Commentary: Is a New ‘New War’ Inevitable in Liberia?

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Liberia

By Julius K. Kanubah

The major fault-lines and triggers of large-scale territorial violence remain inherent in Liberia, despite about 17 years of peace without men and women marauding in guns and drugs.

No further explanation is needed, except that we suggest this dynamic interplay of the looming perils: almost all major political leaders and major political parties and their corresponding coalitions and collaborations have and continue to work, to strengthen, and to consolidate their relations and networks with war-time command and control structures and actors of violence, carnage, pillage, and plunder. Even new social and political activists prefer to have violent actors and structures of our wars by their side and within their groups under the various nomenclatures of ‘Council’, ‘Patriots’, ‘Rebranding’, ‘The Light’, and so on…

Liberia
Julius K. Kanubah

In doing so, the ‘Liberian State’ as a territorial arrangement remains within the grips of violent actors whose aim it is to polarize newly, but partially enfranchised and largely marginalized citizens, especially in the peripherals of our polity, while maintaining their grips on institutional power and the attending economic resources and benefits.
We might think that democracy embodies a peaceful order, but this is only a part of the complex story of democratization processes. Democracy is and of itself an embodiment of violence. There has been ‘The Violence of Democracy in Liberia’ in the recent past as some scholars have reminded us. And since the ‘New Wars’ after the Cold War, it is still a possibility that we might see a New ‘New War’ in Liberia, having already been one of the epicenters of the first ‘New Wars’ of the 1990s.

The logic is simple: associating with violent war-time command and control structures and actors is a good recipe for the entrenchment of a violent order. For example, the Superintendent of Grand Gedeh County, Kai Farley, is a junior warlord figure, appointed by George Weah, a democratically elected President.

Yekeh Kolubah, a democratically elected Member of the House of Representatives, is similarly a junior warlord figure, who is warmly embraced by the leaders of the Collaborating Political Parties (CPP) of Alexander Cummings, Joseph Boakai, Benoni Urey, and the Nyonblee Karnga-Lawrence – Abraham Darius Dillon. Imagine Dillon, as a democratically elected Senator, is now threatening to prematurely “end” the Weah presidency, once he, Dillon, is or feels cheated at the polls. Prematurely “ending” a presidency, as a Senator and, let’s assume, a defeated candidate, is un-Brumskine! Charles Brumskine of the 2000s preached and utilised the rule of law, no matter the obvious weakness of our judiciary, until his death.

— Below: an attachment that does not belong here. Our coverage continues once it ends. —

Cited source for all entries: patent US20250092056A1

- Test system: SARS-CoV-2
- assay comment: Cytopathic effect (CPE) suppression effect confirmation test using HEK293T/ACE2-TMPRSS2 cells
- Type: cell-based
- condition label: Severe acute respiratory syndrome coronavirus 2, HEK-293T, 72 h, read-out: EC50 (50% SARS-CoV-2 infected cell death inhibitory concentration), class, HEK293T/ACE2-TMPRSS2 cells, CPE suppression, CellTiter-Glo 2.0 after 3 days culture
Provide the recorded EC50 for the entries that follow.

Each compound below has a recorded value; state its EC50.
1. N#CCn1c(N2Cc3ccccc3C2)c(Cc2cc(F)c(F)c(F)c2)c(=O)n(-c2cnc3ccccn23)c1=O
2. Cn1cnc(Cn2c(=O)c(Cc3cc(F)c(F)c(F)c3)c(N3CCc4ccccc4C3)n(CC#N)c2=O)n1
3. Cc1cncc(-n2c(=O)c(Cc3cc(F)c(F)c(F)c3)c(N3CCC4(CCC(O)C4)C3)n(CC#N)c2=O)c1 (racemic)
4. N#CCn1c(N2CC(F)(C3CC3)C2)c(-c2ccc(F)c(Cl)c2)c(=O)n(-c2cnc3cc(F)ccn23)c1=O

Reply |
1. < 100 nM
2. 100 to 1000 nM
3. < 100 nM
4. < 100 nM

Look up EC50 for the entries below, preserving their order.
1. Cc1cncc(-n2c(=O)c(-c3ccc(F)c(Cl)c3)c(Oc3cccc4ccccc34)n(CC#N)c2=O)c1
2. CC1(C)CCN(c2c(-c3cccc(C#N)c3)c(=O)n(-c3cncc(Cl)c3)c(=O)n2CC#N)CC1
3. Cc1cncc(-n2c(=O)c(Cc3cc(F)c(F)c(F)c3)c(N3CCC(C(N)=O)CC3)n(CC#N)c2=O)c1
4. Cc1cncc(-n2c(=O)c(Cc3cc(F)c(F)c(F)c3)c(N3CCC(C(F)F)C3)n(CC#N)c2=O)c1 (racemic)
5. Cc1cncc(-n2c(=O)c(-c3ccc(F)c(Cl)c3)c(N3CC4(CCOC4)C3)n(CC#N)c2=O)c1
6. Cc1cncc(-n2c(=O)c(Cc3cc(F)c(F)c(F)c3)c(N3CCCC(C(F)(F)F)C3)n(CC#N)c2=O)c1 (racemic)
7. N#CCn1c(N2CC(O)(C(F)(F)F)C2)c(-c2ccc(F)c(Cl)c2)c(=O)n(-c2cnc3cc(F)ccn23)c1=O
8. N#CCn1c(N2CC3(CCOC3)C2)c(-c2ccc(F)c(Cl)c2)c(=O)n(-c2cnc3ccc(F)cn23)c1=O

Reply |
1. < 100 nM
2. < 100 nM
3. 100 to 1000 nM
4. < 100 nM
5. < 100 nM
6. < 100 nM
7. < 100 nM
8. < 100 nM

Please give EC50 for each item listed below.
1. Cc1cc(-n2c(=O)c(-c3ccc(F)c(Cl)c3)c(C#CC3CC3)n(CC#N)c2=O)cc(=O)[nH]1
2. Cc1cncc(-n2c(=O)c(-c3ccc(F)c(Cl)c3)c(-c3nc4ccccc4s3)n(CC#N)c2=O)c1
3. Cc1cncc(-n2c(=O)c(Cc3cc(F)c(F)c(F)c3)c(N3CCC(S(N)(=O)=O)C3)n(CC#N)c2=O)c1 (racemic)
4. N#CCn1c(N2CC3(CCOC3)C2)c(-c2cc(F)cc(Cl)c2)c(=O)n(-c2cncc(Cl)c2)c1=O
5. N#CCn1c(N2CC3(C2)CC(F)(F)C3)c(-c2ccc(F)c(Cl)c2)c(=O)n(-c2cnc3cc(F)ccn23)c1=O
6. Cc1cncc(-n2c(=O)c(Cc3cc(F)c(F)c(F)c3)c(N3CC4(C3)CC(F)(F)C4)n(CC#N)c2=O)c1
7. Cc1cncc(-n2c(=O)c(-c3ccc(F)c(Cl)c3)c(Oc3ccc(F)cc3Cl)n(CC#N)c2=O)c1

Regarding our looming dangers, just take a count and see the links, networks, and relations between and amongst our political leaders and political parties and the violent actors and structures of our wars. Just imagine those ‘rebranding’ or reviving from death the war-time political party (ALCOP) of violent warlord Alhaji G.V. Kromah, and those celebratorily welcoming ‘The Mother of the Revolution’, or, we should say, “Their Mother of their Revolution”, of the wicked warlord and war criminal Charles Taylor and his National Patriotic Party (NPP).

‘Warmonger’ Ellen Johnson Sirleaf will feel happy, at least, that there is a “Mother of the Revolution”, after all. So, perhaps, Winston Tubman, was right: Ellen Johnson Sirleaf is a ‘warmonger’, because there is a known “Mother of the Revolution” in Agnes Tupee-Taylor, although interestingly, both claimed to be War Humanitarians. Jewel Howard-Taylor, the current troubled Vice President of Liberia and crisis-proned political leader of the Charles Taylor war-time party (NPP), should feel some relieve, that she is not alone, in rightly, bearing and carrying the burden of being a one-time wife of the very wicked warlord Charles Taylor.

Indeed, almost all major political leaders and political parties and some newly forged political activism groups are all working with war-time structures and actors of violence and plunder. The Weah, the McGill, the Koijee, the CDC must not just be our primary focus of concern in terms of democratic reversal. Let’s look within. We too have ‘spoilers’ and spoiled characters of our violent and bitter past in our midst. Indeed, Acarous Gray, did remind us of a ‘bitter Liberia’ in the course of our democratisation and, how the CDC will govern its people and partisans while those who don’t belong to the CDC must stand ready for the battle for survival in a bitter Liberia. We are in this battle of bitterness!

If the next New ‘New War’ in Liberia is to be averted, it is time, we define and specify who we are, who we network and associate with, and what we need as in the national interests void of perpetuating the violent structures and actors within the realms of power, authority, and wealth and everyday social relationships and practices. No doubt, these violent actors are all Liberians, but Liberia, it seems, will not ‘develop’, ‘prosper’, or even ‘get better’ with men and women who believe in nothing, but a violent order.